Luke 19:13

(ESV) Calling ten of his servants, he gave them ten minas, and said to them, 'Engage in business until I come.'

(LITV) And calling ten of his slaves, he gave to them ten minas and said to them,Trade until I come. 

(MSG) But first he called ten servants together, gave them each a sum of money, and instructed them, 'Operate with this until I return.' 

(NLT) Before he left, he called together ten of his servants and divided among them ten pounds of silver, saying, 'Invest this for me while I am gone.'

(GNT)καλέσας δὲ δέκα δούλους ἑαυτοῦ ἔδωκεν αὐτοῖς δέκα

          Calling    and ten   slaves      himself   gave      them     ten

μνᾶς  καὶ εἶπε πρὸς αὐτούς· πραγματεύσασθε ἐν ᾧ        ἔρχομαι.

minas and said   to     them      pragmateusasthe   in which  until I come

  
Pragmateuomai

 

Thayer Definition:

1) to be occupied in anything 

2) to carry on a business

3) to carry on the business of a banker or a trader

 

Strongs Definition:

to busy oneself with, that is, to trade, occupy (oneself)

 

en ho / heos

There is a variant in the text at this point. I don't intend to go into great detail relating to the strength of the readings. Suffice to say there are two alternatives:

En ho has the sense of "in which" I.e. In the situation in which you find yourself. 

Heos has the sense of "until", "as far as", "up to", "while".

 

This is fascinating because when we really analyze the grammatical constructions, the focus is not the buying and selling. It is not making money or profit. Rather, the focus is to busy yourself or occupy yourself with the activity you are doing (in my name) because I am coming back. Carry on the business pragmatically speaking – if we take the Greek word literally. Be pragmatic. Ah, who's business or in whose name? In the name of the absentee nobleman, king or Messiah. Take a moment to think about the implications of this. If you support a certain person who is unpopular politically and he goes off in an attempt to secure his crown knowing the general population don't like him, the temptation is to pull your head in and keep a low profile. If you supported Archelaus at that time, it is hardly likely that you want to let it be known when he was away and other leaders were positioning themselves to take over in his absence. You would seek to sit on the fence and wait and see what happened. The emphasis is not making money, the emphasis is continuing to represent the absentee nobleman when it is not popular to do so. 

 

There is a further sense to this parable, in that we don't really know if Archelaus is coming back. Who knows? He may come back, he may not. Especially in the uncertainties of Roman politics of the time, it was totally uncertain if he would rule again and for how long. Indeed, he did come back but not for long. Better to abdicate our responsibilities to work in his name until we are certain he is coming back. Or from a Christian point of view there have been many over the years, who upon believing that Jesus is coming back soon, have sold up, given up and waited on mountain tops for His Coming. They are still waiting. Well, actually they aren't; they have died. Be pragmatic. Keep occupying. Carry on with business. Carry on working in the name of the Coming King. Don't give up. Keep on keeping on. The absence of the King is no excuse for doing nothing in His name because you are afraid of the consequences. Nail your colours to the mast and speak out His truth till He comes.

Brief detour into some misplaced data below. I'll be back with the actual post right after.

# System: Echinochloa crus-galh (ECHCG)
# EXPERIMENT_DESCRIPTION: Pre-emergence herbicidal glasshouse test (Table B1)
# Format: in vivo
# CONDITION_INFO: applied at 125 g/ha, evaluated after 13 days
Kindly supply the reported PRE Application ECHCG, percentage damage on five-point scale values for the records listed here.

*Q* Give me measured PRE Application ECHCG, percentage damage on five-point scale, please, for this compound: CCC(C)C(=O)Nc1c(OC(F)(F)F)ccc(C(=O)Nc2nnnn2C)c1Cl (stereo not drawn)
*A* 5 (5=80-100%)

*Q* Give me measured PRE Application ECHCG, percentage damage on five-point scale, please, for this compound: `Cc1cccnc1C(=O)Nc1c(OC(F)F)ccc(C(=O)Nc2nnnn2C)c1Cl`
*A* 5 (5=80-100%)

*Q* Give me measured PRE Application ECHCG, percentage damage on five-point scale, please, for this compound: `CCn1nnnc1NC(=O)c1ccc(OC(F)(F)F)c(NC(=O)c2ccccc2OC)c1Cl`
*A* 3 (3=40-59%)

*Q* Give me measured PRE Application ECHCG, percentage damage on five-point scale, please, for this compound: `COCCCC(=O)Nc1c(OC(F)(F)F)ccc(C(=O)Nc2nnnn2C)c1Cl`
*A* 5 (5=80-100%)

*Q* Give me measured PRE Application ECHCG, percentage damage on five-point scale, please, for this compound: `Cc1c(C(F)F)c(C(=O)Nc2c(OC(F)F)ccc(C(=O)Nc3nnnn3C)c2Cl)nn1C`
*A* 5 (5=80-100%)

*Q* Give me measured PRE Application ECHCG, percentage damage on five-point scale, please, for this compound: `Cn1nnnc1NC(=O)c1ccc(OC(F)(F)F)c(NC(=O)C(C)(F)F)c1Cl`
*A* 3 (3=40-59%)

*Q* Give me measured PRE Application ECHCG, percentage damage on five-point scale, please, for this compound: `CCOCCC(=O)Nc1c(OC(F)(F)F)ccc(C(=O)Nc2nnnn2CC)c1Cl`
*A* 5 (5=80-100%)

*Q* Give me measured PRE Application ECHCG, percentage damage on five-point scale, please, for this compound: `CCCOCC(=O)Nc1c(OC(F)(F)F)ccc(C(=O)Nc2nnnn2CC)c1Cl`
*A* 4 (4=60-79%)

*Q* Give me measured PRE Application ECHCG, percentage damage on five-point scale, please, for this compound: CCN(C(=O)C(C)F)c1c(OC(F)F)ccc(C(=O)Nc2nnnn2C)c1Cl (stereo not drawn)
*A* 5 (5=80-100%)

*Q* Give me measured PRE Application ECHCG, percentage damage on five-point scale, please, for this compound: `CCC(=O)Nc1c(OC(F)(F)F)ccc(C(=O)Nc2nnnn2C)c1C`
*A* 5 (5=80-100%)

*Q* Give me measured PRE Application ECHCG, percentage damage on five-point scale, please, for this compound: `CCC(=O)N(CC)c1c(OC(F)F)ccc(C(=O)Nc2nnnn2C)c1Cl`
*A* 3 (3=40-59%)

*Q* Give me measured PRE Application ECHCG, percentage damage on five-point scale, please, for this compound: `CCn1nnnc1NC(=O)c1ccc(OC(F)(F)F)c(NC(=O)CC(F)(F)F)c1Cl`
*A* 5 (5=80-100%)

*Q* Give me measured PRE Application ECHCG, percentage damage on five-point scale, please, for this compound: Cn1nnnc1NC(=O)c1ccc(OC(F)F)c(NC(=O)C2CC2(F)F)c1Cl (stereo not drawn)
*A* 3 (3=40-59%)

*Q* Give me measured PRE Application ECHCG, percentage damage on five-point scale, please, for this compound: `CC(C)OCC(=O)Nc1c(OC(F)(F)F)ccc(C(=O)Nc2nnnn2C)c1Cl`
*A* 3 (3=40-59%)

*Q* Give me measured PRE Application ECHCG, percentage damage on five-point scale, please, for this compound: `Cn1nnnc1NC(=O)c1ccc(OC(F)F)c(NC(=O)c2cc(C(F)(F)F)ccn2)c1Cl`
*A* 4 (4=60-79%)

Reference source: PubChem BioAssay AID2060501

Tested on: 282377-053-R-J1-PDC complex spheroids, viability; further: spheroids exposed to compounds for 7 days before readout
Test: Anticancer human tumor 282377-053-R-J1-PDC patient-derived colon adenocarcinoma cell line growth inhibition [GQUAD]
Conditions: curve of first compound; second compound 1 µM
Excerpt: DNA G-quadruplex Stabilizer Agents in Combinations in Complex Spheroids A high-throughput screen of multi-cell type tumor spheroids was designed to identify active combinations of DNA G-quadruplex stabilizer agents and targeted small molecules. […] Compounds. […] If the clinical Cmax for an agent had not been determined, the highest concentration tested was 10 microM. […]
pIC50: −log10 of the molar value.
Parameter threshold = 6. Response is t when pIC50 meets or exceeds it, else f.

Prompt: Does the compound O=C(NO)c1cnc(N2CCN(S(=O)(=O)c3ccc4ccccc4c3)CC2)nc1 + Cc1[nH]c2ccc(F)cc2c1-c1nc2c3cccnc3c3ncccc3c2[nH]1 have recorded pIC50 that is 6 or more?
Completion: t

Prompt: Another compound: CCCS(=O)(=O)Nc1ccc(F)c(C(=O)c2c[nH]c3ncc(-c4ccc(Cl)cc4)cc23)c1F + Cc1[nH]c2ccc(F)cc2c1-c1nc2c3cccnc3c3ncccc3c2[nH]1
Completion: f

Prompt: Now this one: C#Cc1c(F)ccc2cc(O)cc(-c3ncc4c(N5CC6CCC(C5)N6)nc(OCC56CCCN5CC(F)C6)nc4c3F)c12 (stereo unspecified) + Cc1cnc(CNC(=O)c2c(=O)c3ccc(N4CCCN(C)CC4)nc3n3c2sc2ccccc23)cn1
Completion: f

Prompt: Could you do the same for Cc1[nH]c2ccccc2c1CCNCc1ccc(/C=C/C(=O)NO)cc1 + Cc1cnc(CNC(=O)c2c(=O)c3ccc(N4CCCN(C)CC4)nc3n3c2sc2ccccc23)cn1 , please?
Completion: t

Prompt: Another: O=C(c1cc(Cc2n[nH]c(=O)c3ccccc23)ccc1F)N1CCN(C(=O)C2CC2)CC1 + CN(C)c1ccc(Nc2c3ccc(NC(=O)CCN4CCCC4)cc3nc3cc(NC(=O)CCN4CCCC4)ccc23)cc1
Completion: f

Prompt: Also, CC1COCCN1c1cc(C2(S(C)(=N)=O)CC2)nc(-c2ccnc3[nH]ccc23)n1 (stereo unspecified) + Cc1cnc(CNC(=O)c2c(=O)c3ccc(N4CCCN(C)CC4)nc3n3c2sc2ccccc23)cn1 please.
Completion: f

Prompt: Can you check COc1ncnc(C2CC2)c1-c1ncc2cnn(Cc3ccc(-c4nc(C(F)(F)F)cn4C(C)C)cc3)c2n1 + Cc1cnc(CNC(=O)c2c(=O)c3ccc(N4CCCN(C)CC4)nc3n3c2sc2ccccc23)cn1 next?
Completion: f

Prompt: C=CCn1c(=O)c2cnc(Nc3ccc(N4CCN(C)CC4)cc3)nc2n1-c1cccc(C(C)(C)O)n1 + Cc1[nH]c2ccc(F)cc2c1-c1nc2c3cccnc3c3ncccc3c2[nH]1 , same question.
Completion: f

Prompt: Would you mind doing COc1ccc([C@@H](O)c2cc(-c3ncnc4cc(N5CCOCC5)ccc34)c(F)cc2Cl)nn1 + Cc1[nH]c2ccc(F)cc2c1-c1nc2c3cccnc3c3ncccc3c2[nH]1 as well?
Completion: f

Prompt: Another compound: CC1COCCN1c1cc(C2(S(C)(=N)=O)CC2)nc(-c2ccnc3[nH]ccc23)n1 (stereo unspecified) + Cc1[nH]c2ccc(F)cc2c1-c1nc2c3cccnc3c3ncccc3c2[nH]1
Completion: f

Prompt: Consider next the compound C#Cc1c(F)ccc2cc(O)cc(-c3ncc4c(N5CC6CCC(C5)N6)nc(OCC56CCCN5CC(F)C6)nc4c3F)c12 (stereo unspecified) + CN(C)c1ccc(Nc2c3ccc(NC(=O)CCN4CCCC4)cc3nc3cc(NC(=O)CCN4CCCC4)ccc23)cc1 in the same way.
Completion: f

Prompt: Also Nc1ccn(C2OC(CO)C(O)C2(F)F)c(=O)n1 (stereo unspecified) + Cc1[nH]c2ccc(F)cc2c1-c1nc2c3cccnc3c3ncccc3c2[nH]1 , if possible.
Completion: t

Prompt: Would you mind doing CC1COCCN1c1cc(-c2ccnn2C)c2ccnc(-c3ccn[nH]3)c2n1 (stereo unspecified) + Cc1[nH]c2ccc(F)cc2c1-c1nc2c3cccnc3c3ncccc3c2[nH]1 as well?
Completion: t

The slaves are not commended for their success or how much they have made. They are commended for their faithfulness. Archelaus' subject didn’t want him to come back and rule them. They rebelled against his harsh rule. Will you carry on and serve an unpopular king or not? Oh, I don't mean Jesus is unpopular because He is harsh and we hate Him. I am referring to serving a King on whom the world has turned its back. It is interesting how many "Christians" keep a low profile and don't speak out in the name of their King because they are afraid of the consequences. They say things like, "I will just live the Christian life. I don't have to always mention Christ. I can just live the life." No, you need to do both.I have told the story before of the man in an office who lived his good Christian life but didn’t ever speak about Jesus. He felt that just to live it was enough. Finally, one of his workmates told him one Monday morning that he (the work mate) had become a Christian on the weekend. The Christian was overjoyed. He congratulated the man and praised the Lord in front of the new believer. The man was surprised and exclaimed, "You mean you are a Christian?" Yes, replied the "silent-Christian" workmate. "Then you are what has kept me from Christ all these years. I looked at you and saw you lived a good life but you didn’t say anything about Jesus. So I figured I could live like you and not need Jesus either.

 

"Slap slap – tweet slapped before there was Twitter. 

 

 

Preach the Gospel at all times and when necessary use words. Francis of Assisi

 

Live the life and give credit where credit is due. 

 

Your actions have to match your words and your words have to give credit to Jesus for your actions. 

 

You can't change the world if you are afraid of it.

 

Courage is fear that has said its prayers.